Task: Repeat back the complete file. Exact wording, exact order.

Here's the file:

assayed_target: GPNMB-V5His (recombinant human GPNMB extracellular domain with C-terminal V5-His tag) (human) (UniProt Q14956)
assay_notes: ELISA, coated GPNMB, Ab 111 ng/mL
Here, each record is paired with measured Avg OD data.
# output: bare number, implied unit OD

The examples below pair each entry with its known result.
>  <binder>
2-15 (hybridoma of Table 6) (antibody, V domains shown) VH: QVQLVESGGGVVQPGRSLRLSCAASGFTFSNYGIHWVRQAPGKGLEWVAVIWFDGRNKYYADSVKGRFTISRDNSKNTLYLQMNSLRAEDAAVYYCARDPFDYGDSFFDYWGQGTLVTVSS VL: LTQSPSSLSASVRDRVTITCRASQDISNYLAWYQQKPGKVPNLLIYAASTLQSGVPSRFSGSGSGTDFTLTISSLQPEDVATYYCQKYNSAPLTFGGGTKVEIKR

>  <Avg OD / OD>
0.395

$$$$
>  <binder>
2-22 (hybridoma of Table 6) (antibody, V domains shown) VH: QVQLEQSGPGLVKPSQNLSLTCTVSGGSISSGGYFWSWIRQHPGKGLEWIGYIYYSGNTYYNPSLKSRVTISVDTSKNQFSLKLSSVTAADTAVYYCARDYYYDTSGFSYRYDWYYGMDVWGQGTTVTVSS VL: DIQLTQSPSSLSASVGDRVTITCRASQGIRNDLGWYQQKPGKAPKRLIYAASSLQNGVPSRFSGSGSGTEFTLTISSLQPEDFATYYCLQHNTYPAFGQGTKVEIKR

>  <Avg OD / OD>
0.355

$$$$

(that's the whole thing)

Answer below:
assayed_target: GPNMB-V5His (recombinant human GPNMB extracellular domain with C-terminal V5-His tag) (human) (UniProt Q14956)
assay_notes: ELISA, coated GPNMB, Ab 111 ng/mL
Here, each record is paired with measured Avg OD data.
# output: bare number, implied unit OD

The examples below pair each entry with its known result.
>  <binder>
2-15 (hybridoma of Table 6) (antibody, V domains shown) VH: QVQLVESGGGVVQPGRSLRLSCAASGFTFSNYGIHWVRQAPGKGLEWVAVIWFDGRNKYYADSVKGRFTISRDNSKNTLYLQMNSLRAEDAAVYYCARDPFDYGDSFFDYWGQGTLVTVSS VL: LTQSPSSLSASVRDRVTITCRASQDISNYLAWYQQKPGKVPNLLIYAASTLQSGVPSRFSGSGSGTDFTLTISSLQPEDVATYYCQKYNSAPLTFGGGTKVEIKR

>  <Avg OD / OD>
0.395

$$$$
>  <binder>
2-22 (hybridoma of Table 6) (antibody, V domains shown) VH: QVQLEQSGPGLVKPSQNLSLTCTVSGGSISSGGYFWSWIRQHPGKGLEWIGYIYYSGNTYYNPSLKSRVTISVDTSKNQFSLKLSSVTAADTAVYYCARDYYYDTSGFSYRYDWYYGMDVWGQGTTVTVSS VL: DIQLTQSPSSLSASVGDRVTITCRASQGIRNDLGWYQQKPGKAPKRLIYAASSLQNGVPSRFSGSGSGTEFTLTISSLQPEDFATYYCLQHNTYPAFGQGTKVEIKR

>  <Avg OD / OD>
0.355

$$$$